Nevertheless, employees overall are satisfied with the plan, and enrollment in the company's CDHP offerings has increased each year since 2002, with 12.5 percent of employees enrolled for 2004.
The American Postal Workers Union conducted an employee satisfaction survey for both its CDHP and PPO at the same time to save money on survey costs, so it's hard to know exactly what people think about the CDHP, says Carroll E. Midgett, chief operating manager of the health plan. But re-enrollment rates, a strong indicator of satisfaction, are above average, he says. Disenrollments for the consumer-directed plan are below 5 percent, while typically that's about 8 percent, Midgett says. "So we are 3 percent below what the average is in the federal program."
In 2003, the first year the union offered a CDHP from Definity, the plan had an enrollment of 6,400; 293 declined to take the plan in 2004. But early figures showed that close to 1,000 additional employees had signed up.
Such high re-enrollment rates are common for CDHPs, says Scott Keyes, a senior consultant at Watson Wyatt Worldwide. "People who enroll in CDHPs tend to stay in them," he says. "The plans usually have more than a 90-percent retention rate." And because most people in CDHPs have a choice of other options, "if they're staying, it's because they like them," he adds.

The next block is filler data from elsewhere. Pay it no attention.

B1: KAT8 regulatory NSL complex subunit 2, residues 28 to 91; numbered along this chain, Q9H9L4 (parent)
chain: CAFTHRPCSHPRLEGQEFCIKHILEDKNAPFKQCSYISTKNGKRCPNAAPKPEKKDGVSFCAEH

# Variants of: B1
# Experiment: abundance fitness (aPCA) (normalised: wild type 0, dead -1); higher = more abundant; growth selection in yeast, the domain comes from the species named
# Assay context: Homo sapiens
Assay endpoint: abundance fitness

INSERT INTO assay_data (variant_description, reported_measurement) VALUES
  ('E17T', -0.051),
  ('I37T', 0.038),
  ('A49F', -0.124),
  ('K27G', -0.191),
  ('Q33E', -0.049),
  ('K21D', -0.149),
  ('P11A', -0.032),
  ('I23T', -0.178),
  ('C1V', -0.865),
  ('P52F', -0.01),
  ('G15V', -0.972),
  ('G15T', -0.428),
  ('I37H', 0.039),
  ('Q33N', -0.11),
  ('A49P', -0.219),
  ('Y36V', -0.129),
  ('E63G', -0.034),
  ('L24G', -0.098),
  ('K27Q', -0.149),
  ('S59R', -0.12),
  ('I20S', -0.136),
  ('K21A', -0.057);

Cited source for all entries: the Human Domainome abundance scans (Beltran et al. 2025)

While some people are pleased, others give the new plans mixed reviews.
"It depends a lot on what the objectives of the employer are," says Steven Kraus, a principal in Deloitte Consulting's Midwest practice. "Some employers are looking to consumer plans as a way to fairly significantly reduce health care costs. And in those kinds of approaches, there is often skepticism and some degree of disenchantment with any model that's put in place, especially one that requires more decisions on the part of the employee. So in those situations, where it primarily is a cost-reduction strategy by the employer, employee reaction has been less positive."
As enrollment in CDHPs grows and more employers offer the plans to their workers, insurers and employers will continue to measure employee satisfaction, they say. PacifiCare, which began offering a CDHP in 2003, is launching a member poll this year to study satisfaction.
Aetna's study is just the beginning. The health plan wants to continue to do research on the effect of health care consumer control over time, including taking a closer look at utilization patterns, member satisfaction, and the health status of Aetna HealthFund members.